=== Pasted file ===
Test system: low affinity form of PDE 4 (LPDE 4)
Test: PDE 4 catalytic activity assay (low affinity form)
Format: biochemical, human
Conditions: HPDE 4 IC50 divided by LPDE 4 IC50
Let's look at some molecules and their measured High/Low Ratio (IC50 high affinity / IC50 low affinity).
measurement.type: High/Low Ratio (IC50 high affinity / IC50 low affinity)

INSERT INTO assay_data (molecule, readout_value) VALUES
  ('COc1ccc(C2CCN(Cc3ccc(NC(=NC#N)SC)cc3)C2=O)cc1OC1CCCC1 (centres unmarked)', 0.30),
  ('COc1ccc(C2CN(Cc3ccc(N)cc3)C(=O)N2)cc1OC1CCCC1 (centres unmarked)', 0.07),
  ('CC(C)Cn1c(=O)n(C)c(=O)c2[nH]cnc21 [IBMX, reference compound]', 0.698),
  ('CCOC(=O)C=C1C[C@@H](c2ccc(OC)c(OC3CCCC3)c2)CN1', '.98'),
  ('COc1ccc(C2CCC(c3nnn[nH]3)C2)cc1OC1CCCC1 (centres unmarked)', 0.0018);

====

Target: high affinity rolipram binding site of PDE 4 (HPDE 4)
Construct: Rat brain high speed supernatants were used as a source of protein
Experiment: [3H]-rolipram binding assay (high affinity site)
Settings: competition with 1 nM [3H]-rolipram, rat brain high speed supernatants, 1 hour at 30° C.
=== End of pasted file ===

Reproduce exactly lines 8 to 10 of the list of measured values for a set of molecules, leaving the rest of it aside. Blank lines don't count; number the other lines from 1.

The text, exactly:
  ('COc1ccc(C2CCN(Cc3ccc(NC(=NC#N)SC)cc3)C2=O)cc1OC1CCCC1 (centres unmarked)', 0.30),
  ('COc1ccc(C2CN(Cc3ccc(N)cc3)C(=O)N2)cc1OC1CCCC1 (centres unmarked)', 0.07),
  ('CC(C)Cn1c(=O)n(C)c(=O)c2[nH]cnc21 [IBMX, reference compound]', 0.698),